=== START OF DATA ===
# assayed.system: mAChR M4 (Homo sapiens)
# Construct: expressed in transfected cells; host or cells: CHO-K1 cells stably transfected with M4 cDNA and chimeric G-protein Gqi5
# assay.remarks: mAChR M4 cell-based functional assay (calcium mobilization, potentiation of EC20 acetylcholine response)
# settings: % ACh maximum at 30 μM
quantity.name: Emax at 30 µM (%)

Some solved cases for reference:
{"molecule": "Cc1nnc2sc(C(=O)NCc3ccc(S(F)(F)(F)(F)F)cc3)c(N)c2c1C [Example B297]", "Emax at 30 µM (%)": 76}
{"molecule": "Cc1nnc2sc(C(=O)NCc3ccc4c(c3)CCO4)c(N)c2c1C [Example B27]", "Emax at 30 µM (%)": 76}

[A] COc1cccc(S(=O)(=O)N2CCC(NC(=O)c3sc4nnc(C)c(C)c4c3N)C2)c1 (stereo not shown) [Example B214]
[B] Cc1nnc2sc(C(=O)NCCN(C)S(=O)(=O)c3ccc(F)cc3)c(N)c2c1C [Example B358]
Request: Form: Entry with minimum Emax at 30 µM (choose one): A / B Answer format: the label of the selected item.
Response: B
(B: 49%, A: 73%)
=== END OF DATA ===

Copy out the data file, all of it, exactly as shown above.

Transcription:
# assayed.system: mAChR M4 (Homo sapiens)
# Construct: expressed in transfected cells; host or cells: CHO-K1 cells stably transfected with M4 cDNA and chimeric G-protein Gqi5
# assay.remarks: mAChR M4 cell-based functional assay (calcium mobilization, potentiation of EC20 acetylcholine response)
# settings: % ACh maximum at 30 μM
quantity.name: Emax at 30 µM (%)

Some solved cases for reference:
{"molecule": "Cc1nnc2sc(C(=O)NCc3ccc(S(F)(F)(F)(F)F)cc3)c(N)c2c1C [Example B297]", "Emax at 30 µM (%)": 76}
{"molecule": "Cc1nnc2sc(C(=O)NCc3ccc4c(c3)CCO4)c(N)c2c1C [Example B27]", "Emax at 30 µM (%)": 76}

[A] COc1cccc(S(=O)(=O)N2CCC(NC(=O)c3sc4nnc(C)c(C)c4c3N)C2)c1 (stereo not shown) [Example B214]
[B] Cc1nnc2sc(C(=O)NCCN(C)S(=O)(=O)c3ccc(F)cc3)c(N)c2c1C [Example B358]
Request: Form: Entry with minimum Emax at 30 µM (choose one): A / B Answer format: the label of the selected item.
Response: B
(B: 49%, A: 73%)